When I come up to Celtic Park, it always takes me back to the times I played up there. I absolutely loved playing at this place. The setting for the game, the surface, the atmosphere around the place all make it a brilliant place to play Gaelic football. So I went up there yesterday expecting a hell of a lot from Derry, even if it was only a bit of blood and guts.
Even to start a row.
You could even turn back to what Armagh did against Cavan two years ago when they started something in the parade at the Athletic Grounds. Now, I know people don’t want to see that, but the point is, I expected more of Derry. More intensity. I expected them to get up and into Tyrone’s faces, but it was obvious from early on that it wasn’t going to happen.
Some of the reasons why it didn’t happen? I genuinely think Tyrone are a proper inter-county GAA team. There are probably only about seven or eight of them left in the country that are really operating at maximum pace, that everything is in place for them to go and be successful. They have all the structures, but Mickey Harte has changed things since the game against Mayo in the league last year.
Structurally, they look really sound at the back now. When we used to play against that Tyrone team from ’03 through to ’05, one thing was their half-backs used to break at will when the ball went into the middle of the field.
They didn’t care what happened behind them, even though they had no protection.
It’s different today. Look at the half-back line Mickey Harte picked for yesterday. Tiernan McCann, Niall Sludden, and Peter Harte. They all bomb forward at will, but they know there is plenty of protection behind them and they knew this weekend that Derry weren’t going to cause them any problems.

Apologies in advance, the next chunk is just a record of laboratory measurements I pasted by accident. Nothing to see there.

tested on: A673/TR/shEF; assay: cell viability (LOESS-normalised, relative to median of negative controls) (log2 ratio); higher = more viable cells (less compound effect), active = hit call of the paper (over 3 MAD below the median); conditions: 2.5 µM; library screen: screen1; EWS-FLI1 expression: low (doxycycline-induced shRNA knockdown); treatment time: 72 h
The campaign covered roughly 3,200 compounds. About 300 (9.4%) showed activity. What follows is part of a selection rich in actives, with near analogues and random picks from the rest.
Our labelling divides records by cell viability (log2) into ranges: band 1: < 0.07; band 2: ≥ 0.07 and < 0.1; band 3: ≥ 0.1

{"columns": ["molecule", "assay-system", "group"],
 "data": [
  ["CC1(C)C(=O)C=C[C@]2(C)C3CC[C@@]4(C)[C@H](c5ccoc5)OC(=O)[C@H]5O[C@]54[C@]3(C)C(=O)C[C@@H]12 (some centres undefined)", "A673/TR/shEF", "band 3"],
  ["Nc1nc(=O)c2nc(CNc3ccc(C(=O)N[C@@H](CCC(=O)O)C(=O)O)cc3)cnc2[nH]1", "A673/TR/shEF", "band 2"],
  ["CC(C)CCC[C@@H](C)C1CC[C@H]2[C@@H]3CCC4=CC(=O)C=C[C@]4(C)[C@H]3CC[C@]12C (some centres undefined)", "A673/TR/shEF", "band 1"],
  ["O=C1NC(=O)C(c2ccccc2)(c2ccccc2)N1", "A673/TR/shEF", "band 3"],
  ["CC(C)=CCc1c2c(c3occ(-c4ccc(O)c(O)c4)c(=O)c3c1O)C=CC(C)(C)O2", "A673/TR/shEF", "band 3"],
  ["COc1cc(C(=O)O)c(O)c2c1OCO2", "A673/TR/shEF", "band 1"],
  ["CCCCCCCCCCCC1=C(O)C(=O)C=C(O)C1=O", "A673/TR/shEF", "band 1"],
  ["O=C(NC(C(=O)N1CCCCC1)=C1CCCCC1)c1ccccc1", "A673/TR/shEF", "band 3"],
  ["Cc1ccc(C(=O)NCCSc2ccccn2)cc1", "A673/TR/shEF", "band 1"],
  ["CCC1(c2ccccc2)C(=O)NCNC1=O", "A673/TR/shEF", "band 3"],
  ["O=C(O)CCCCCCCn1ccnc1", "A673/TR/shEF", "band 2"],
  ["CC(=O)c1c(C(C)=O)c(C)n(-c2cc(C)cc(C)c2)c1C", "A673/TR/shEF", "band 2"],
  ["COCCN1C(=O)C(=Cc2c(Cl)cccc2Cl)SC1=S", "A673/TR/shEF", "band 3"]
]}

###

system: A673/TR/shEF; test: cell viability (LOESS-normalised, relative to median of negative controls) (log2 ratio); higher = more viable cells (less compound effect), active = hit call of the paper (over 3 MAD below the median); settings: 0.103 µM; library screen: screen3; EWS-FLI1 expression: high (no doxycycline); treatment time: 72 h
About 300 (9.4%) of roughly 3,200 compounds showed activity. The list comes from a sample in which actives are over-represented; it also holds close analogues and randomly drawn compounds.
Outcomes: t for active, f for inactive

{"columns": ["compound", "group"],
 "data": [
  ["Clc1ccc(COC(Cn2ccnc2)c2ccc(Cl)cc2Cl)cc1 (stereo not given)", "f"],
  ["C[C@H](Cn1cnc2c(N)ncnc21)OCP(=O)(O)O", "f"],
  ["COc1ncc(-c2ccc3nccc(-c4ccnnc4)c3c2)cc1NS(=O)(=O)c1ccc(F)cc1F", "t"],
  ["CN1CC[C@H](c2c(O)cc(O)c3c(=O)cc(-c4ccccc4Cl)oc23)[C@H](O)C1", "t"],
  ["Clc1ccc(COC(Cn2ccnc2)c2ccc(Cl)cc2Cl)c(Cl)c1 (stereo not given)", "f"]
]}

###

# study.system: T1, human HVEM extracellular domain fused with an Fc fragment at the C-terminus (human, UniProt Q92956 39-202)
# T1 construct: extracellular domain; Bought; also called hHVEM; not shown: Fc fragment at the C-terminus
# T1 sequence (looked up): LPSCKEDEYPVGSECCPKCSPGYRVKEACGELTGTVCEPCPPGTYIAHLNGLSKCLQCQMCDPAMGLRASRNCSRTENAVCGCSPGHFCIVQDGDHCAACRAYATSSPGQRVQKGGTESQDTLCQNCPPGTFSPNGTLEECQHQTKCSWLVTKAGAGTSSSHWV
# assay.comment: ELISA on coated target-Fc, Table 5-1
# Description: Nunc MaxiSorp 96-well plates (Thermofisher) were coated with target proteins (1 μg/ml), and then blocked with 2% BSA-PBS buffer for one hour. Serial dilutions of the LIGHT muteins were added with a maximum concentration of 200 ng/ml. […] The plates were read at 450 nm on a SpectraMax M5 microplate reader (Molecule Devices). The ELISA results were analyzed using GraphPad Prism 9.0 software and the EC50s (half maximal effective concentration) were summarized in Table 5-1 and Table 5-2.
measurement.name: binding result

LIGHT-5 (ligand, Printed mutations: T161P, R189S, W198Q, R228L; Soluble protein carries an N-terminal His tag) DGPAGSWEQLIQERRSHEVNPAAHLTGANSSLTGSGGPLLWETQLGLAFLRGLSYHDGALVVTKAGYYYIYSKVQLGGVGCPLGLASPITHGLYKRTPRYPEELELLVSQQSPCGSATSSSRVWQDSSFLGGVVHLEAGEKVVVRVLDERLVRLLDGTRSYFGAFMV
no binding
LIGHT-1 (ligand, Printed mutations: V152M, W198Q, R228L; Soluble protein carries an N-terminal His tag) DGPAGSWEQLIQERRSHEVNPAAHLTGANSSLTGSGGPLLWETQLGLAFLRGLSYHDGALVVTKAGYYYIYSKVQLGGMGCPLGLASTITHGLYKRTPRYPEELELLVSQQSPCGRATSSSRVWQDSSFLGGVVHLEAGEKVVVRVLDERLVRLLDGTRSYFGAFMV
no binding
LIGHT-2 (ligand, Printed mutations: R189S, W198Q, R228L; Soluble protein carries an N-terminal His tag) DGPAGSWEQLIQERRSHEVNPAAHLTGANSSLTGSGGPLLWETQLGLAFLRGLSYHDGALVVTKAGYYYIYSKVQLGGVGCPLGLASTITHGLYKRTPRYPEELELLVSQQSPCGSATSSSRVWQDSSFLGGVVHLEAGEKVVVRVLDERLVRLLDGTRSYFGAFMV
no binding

One thing that continually grates about modern Gaelic football is how often you see forwards on the back foot. From the very start yesterday, the Derry half-forward line was doing that. Tyrone’s fitness levels are huge. Not just that, but they look more physically fit than Derry, although there’s still a few questions about Tyrone that have to be answered.
I’m still not sure about their full-forward line. Connor McAliskey and Darren McCurry are very alike and you could add Ronan O’Neill to that as well. Now, I picked O’Neill out yesterday before the game because he was after a very good league. He needs to be playing consistently and then he gets that bit of confidence and games where he will get 1-3, or 2-2 like he did yesterday.
Sean Cavanagh was quiet enough, but he is an experienced enough player to do enough to get through a game like this and reserve it for when it’s really needed. Tyrone were impressive yesterday, mostly, but you would still have to qualify that by saying that Derry were absolutely shocking. You couldn’t say they were in any way useful.
They set up with a defensive shape, like Armagh against Donegal last year.
Armagh had 11 players behind the ball that day. Donegal kicked in a high 50-50 ball between James Morgan and Paddy McBrearty and Donegal ended up scoring a goal. That was a little bit like the first goal for Tyrone yesterday. Oisin Duffy was stuck in on O’Neill on his own and one simple ball over the top was all it took.
One of the things that Tyrone have to watch out for is that they have been really inconsistent from free-kicks.
Same thing in the Division Two final against Cavan. They had six different free-takers that day and they scored 40%. Here they scored two out of five. 40% again. The top teams are scoring 80-90%.
That may bite them as time goes on. If they can sort that out, then they are a force to be reckoned with.
I said at the start of the year that Tyrone are a team that can win an Ulster Championship and they are probably a bit better than I gave them credit for.
An All-Ireland? I still don’t think so.
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